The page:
So why did it take me so long to finish this book? I have been wondering about this, and other than the fact that I am a very slow reader and really struggle with just reading for pleasure (probably due to so many years having to read and synthesis what I’ve read for a grade and/or for a research paper), the biggest hurdle for me on this book was the switching of point of view. This is a trend I’ve seen gain popularity over the years, and sometimes it works, but sometimes it doesn’t, at least for me. I want the story to move forward, and when I’m forced to move back and forth and hop from one character’s mind to another’s, I get impatient after awhile.
I found that once I sat down and relaxed into the joy of just reading for no other purpose than falling into another world for a few hours, I finally got through the book and enjoyed it. However, I can’t help wonder if we were in just one person’s head (for example, Emmalee’s who I think is the protagonist) would I have finished this much sooner. It is a good story. I just felt like it moved slower than necessary.
(A review copy was provided by the publisher.)
Knitting Beaded Purses: A Complete Guide to Creating Your Own (Schiffer Books) is written by Nancy Seven VanDerPuy and retails for $16.95 in the US. It is a 64 page paperback with color photographs showing “how-to” elements as well as colored graphs for the patterns used to make seven beaded purses.
The beginning of the book includes some brief history about beaded knit purses and basically what it requires. This includes a discussion of materials, and this moves into a fairly good size techniques section. In the techniques chapter of the book, basic knitting stitches as well as casting on and off are covered, and this is where the full-color photographs are included. This is followed by more discussion of how to actually include the beads with the stitches and how to assemble the knitted purse once its parts are constructed.
The projects section starts with a basic explanation of how a beaded purse is made, and then each pattern that follows is really the same as far as how to make all the sections and put them together with the difference being the pattern such as a rose, beach scene, or graphic design. So once you get the concept of the basic bag, you then need to follow the graph pattern to form the different types of purse patterns. Sprinkled throughout color photographs of similar purses already finished.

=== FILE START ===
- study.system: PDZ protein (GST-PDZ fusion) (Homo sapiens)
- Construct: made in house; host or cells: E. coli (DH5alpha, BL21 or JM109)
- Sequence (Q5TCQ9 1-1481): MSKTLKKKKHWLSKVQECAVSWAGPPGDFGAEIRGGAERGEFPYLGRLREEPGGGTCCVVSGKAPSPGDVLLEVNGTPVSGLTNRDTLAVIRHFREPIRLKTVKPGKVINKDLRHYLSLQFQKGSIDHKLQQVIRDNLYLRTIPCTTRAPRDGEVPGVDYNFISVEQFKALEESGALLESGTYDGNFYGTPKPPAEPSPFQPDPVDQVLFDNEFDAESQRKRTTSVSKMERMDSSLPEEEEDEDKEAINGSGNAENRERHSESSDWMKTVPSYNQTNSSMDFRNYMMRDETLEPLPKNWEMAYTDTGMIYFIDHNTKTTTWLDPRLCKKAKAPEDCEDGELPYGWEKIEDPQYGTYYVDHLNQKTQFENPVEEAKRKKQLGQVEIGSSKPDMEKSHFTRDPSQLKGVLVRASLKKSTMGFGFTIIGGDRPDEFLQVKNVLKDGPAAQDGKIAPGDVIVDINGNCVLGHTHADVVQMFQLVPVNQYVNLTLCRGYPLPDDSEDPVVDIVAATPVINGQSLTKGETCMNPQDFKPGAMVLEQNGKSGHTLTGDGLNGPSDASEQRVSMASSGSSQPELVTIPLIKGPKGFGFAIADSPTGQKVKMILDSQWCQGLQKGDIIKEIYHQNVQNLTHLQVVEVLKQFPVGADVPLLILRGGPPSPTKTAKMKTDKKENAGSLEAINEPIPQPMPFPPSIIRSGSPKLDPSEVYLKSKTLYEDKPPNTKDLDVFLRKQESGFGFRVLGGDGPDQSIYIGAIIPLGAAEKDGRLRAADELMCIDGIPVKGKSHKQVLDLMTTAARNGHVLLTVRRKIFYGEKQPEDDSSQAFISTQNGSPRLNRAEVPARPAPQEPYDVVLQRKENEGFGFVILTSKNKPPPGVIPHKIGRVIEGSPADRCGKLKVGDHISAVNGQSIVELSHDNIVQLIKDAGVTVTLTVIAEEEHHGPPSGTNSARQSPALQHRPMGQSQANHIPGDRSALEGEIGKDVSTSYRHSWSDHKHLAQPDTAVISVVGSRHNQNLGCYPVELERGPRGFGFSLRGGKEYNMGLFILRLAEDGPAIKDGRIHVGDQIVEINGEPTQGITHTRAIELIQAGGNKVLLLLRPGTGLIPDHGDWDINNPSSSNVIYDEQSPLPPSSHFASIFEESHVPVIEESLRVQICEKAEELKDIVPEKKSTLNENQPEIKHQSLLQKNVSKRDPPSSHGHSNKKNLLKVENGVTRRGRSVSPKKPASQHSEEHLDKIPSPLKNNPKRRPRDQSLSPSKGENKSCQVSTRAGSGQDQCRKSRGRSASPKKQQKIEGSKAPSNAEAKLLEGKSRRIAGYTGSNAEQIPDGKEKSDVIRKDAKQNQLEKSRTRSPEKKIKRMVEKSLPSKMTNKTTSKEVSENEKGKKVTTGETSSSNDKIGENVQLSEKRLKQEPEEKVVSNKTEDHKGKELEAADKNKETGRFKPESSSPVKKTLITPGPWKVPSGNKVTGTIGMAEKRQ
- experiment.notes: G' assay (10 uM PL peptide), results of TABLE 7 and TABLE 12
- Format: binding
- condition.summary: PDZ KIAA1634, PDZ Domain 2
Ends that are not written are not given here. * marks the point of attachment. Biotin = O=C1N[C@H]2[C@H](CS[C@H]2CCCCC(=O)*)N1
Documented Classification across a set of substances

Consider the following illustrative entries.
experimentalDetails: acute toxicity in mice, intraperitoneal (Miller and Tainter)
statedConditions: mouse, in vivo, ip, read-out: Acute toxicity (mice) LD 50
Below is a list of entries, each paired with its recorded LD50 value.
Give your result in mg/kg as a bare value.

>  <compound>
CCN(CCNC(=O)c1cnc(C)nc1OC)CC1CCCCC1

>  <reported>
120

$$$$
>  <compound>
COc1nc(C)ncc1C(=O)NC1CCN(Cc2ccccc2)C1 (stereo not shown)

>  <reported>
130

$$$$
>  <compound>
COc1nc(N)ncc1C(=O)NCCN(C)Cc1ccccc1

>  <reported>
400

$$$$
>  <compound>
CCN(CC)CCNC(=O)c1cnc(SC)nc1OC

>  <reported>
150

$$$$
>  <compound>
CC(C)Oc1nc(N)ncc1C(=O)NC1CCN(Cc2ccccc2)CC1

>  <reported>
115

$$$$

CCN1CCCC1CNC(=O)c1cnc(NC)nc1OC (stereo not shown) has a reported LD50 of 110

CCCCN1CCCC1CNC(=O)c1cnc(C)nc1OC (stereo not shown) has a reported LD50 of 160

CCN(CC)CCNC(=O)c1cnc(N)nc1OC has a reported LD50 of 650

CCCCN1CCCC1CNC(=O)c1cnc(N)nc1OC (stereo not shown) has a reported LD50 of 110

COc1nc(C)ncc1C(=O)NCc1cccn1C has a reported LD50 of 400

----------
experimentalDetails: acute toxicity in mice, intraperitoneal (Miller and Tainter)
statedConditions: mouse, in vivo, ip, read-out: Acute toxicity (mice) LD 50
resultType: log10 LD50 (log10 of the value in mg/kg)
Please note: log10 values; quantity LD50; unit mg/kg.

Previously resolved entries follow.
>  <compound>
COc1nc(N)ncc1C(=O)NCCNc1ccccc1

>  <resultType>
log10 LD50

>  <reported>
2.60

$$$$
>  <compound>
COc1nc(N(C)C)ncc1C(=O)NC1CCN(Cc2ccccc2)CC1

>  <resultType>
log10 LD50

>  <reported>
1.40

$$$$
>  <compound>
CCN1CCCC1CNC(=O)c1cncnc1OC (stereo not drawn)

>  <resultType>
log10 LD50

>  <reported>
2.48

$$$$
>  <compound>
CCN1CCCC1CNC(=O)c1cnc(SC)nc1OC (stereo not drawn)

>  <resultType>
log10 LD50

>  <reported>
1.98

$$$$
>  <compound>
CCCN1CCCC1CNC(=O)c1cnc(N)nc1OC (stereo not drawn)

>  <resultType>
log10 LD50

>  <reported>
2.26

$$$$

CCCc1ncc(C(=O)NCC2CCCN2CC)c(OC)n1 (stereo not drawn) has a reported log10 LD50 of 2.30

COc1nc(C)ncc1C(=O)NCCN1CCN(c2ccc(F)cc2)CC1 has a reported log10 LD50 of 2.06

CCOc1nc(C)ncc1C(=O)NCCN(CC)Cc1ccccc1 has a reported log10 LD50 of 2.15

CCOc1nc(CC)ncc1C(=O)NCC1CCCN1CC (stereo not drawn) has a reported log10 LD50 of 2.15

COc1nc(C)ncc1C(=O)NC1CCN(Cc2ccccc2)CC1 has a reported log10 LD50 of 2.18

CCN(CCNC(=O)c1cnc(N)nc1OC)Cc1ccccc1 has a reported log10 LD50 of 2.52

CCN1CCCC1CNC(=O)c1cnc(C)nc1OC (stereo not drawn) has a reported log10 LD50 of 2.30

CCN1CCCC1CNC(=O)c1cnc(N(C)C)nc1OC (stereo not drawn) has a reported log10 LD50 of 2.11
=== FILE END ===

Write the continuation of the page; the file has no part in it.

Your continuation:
The last part of the book show how to finish the bags. This includes lining if you want to do that, and then there is a gallery section showing of more beautiful knitted beaded purses.
The projects are obviously beautiful but also not for the immediate gratification type of crafter. While the instructors are thorough and there are plenty of illustrations to help guide you through the projects, just be prepared that each of the projects is fairly involved. While there are basics about knitting included, I would be surprised if a total beginner could take on any of these. However, for more experienced knitters who love the look of these cute purses, this looks like a good go-to book to get started.
To get a chance to win a copy of this book, head over to my Ravelry discussion group, and look for the June FOs thread.
(A review copy was furnished by the publisher.)
50 Garter Stitch Gifts to Knit: The Ultimate Easy-to-Knit Collection Featuring Universal Yarn Deluxe Worsted is a collection of projects assembled by the editors of Sixth and Spring that showcase the yarns from the Universal Yarn company. This book sells in the US for $19.95 and in Canada for $22.95, and it is 144 pages in length.
Each of the fifty projects in this book has two to three color photographs, including one of the entire finished project plus one or two close-up or sectional type photographs to enable you to see the stitches more closely or to see specific details of a project. The skill level of each project is indicated by a key with either 1, 2, 3, or 4 rectangular shapes filled out indicating beginner, easy, intermediate, and experienced. I did not see any for beginners. Most are either easy or intermediate level projects.
The variety of projects seems to include just about everything from baby sweaters to accessories to home decor items. With fifty projects and the price point being around $20, that works out pretty well on a per project cost basis, and I think most items would appeal to the intermediate to advanced knitter. The back of the book includes brief instructions on knitting basics, but this is really a project-based book designed for someone who has taken a step beyond knitting basics. In other words, I would not recommend someone try to learn to know with this book and no other resources.
I was surprised to see color work and even a doll project in here. Garter stitch seems so limiting, but clearly that does not have to be the case. One item to keep in mind is that since these are geared toward garter stitch, most of the finished projects are on the thicker side, heavy shawls and hats. I saw plenty of projects here that would be good for gift giving but also for making and keeping.
(I received a review copy of this book from the publisher.)